For as long as I can remember, I have been interested in words and their meanings. As a pastor, I would read a commentary on the Bible where the author would say something like, “Now the KJV uses the word `charity`, but a better translation would be `love`.” At this point, I would ask myself, “Did they not have the word `love` back in 1611?” A quick study revealed that they had the word `love`. This sent me deeper into study, asking the question, “Then why did the translators of 1611 use the word `charity`?” The results of my study amazed me, proving to me that the words they chose were indeed proper words and did not need to be improved upon . . . if only we clearly understood them. In fact, how can we be “rightly dividing the word of truth” (2 Tim. 2:15) if we really don`t know what the words mean, nor very little about the grammar?
As time went on, I began to realize that some Bible teachers were trying to “reinvent the wheel”. One problem in doing this is that, by constantly coming up with new words to explain the words that are there, people get the impression the Bible is not trustworthy, or it`s too hard to understand, so why bother? It is my belief that readers of the KJV Bible don`t need new words, but instead, they need to know what the existing words actually mean. NOTE: This does NOT mean we should ignore the original languages of the underlying texts! In fact, we often refer to them to give us a better understanding why the translators chose the words they did. Again let me say this, “If you can work with the Hebrew, Aramaic and Greek languages, then by all means do it.” But just remember that some of the world`s most brilliant minds have already done this for us and have chosen English words that adequately translate the Scriptures. We just need to understand what the English words mean. Thus, God has burdened my heart with the study of His Word and with languages, including Hebrew, Greek and Latin, in order to teach and communicate the truths of the King James Bible. I have discovered that as people gain a deeper understanding of the words of the King James language, the Bible itself becomes a whole new world of excitement! This is especially true with people for whom English is a second language. Hence, there is a need for a dictionary such as this one.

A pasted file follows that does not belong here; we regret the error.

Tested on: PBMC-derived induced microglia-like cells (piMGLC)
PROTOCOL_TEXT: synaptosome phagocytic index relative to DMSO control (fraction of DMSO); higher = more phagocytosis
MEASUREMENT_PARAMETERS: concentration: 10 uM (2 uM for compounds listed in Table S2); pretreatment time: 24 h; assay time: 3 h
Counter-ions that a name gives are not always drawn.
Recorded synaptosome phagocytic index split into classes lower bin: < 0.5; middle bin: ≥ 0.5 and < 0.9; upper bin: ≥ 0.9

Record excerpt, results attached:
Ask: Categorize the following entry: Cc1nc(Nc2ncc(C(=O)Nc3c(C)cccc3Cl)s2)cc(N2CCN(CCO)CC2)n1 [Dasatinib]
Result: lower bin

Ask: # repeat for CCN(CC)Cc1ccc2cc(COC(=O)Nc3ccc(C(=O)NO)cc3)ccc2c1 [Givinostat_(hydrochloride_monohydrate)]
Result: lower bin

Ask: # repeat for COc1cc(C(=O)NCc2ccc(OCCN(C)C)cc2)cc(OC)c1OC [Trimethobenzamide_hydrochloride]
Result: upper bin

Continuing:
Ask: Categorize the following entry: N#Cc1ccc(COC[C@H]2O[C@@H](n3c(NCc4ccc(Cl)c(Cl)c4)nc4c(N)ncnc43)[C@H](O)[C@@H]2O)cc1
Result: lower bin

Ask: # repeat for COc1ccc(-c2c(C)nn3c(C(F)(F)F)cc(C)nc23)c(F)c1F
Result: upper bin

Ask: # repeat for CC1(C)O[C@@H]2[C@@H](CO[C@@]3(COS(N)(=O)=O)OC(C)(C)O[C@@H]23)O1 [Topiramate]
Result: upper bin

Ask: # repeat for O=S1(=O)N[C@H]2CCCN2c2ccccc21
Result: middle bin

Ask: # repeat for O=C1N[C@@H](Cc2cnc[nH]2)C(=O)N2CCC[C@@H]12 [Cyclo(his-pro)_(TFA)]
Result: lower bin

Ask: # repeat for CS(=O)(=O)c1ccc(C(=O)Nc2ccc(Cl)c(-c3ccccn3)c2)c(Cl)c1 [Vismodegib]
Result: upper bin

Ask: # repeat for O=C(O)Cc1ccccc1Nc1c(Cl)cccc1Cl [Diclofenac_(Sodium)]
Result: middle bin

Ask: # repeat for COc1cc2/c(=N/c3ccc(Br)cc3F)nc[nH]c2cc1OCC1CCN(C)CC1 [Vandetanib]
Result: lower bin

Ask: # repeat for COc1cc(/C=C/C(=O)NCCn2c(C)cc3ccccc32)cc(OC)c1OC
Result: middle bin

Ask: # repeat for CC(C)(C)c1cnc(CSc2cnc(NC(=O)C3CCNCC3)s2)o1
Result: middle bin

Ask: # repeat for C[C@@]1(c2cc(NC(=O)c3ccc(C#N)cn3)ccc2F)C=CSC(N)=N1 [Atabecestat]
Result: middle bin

As much as is possible, I have researched (at great length and expense!) using the finest grammatical and etymological resources I could find, to provide definitions of key Bible words. These definitions are according to my own understanding of the evidences, and as much as is possible, in my own words. I have taken every effort to ensure this dictionary to be of the highest quality and free from error. Should the reader find an error, or have a suggestion for an improvement, then I would greatly like to know about it.Pastor Steven J. White